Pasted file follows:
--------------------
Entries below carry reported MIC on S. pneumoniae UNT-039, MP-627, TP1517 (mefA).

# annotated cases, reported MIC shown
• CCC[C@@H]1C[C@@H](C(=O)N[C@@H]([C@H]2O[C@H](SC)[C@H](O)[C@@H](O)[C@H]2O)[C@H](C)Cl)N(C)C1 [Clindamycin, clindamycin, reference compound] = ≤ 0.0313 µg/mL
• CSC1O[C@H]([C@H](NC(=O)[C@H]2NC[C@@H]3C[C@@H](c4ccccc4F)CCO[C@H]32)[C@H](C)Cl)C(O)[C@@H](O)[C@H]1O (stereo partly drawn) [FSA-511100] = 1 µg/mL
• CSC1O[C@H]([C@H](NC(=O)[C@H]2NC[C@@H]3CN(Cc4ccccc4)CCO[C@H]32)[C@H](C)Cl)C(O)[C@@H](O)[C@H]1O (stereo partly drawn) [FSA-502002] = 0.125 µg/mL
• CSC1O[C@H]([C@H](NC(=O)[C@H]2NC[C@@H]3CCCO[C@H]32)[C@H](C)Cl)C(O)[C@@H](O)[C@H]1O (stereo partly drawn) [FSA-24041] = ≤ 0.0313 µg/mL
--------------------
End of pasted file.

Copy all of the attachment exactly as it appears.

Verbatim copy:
Entries below carry reported MIC on S. pneumoniae UNT-039, MP-627, TP1517 (mefA).

# annotated cases, reported MIC shown
• CCC[C@@H]1C[C@@H](C(=O)N[C@@H]([C@H]2O[C@H](SC)[C@H](O)[C@@H](O)[C@H]2O)[C@H](C)Cl)N(C)C1 [Clindamycin, clindamycin, reference compound] = ≤ 0.0313 µg/mL
• CSC1O[C@H]([C@H](NC(=O)[C@H]2NC[C@@H]3C[C@@H](c4ccccc4F)CCO[C@H]32)[C@H](C)Cl)C(O)[C@@H](O)[C@H]1O (stereo partly drawn) [FSA-511100] = 1 µg/mL
• CSC1O[C@H]([C@H](NC(=O)[C@H]2NC[C@@H]3CN(Cc4ccccc4)CCO[C@H]32)[C@H](C)Cl)C(O)[C@@H](O)[C@H]1O (stereo partly drawn) [FSA-502002] = 0.125 µg/mL
• CSC1O[C@H]([C@H](NC(=O)[C@H]2NC[C@@H]3CCCO[C@H]32)[C@H](C)Cl)C(O)[C@@H](O)[C@H]1O (stereo partly drawn) [FSA-24041] = ≤ 0.0313 µg/mL